Can you lose your native language?
Once a person is able to speak two or more languages, the mind has to create a mechanism to switch between those seamlessly.
Switching a language is not like forgetting, but if there is too much back and forth, the competition starts between the two languages.
This is a professional note extracted from an online article.
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While our brains are flexible and adaptable as children, we tend to start having more rigid learning and relearning skills as we grow old.
There have been some extreme cases when the mother tongue or the first language is completely forgotten in adults.
One of the reasons for forgetting a language is the trauma associated with speaking a particular language: The mind recalls the bad experiences while the language is heard or spoken.
Our mother tongue is tied to our deeper identity, roots, and memories.
Native language attrition (the process of losing a native, or first, language) is natural and reversible, as whatever allows us to learn languages also accommodates for making changes.
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If you don’t have a good reason to learn a language, you are less likely to stay motivated over the long-run.
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Finding some kind of partner on your language adventure will push both of you to always try just a little bit harder and stay with it.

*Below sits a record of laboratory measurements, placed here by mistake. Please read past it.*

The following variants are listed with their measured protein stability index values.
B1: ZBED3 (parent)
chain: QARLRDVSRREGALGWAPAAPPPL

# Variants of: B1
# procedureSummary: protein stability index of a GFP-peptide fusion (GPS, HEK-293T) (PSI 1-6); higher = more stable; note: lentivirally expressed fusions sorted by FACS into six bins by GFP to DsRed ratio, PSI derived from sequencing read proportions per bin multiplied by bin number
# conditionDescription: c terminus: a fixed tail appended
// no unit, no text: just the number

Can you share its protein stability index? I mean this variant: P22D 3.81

It’s a really great way of actually going about it. You have someone with whom you can speak, and that’s the idea behind learning a new language.
When you have no one else to speak to, there’s nothing wrong with talking to yourself in a foreign language.
This can keep new words and phrases fresh in your mind. It also helps build up your confidence for the next time you speak with someone.
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A will to start and self-confidence is necessary as is having the courage to speak, and not being afraid of making mistakes. The key is to immerse yourself and put your whole being to the task.
Total immersion necessitates activities like listening to the radio station of the language you are learning, reading and speaking to people.
It is a good idea to master the basic skills first and focus on the grammar later, while asking for feedback and correcting yourself, learning on-the-fly.
Invest not only your head but your heart in the learning process. Practice makes perfect.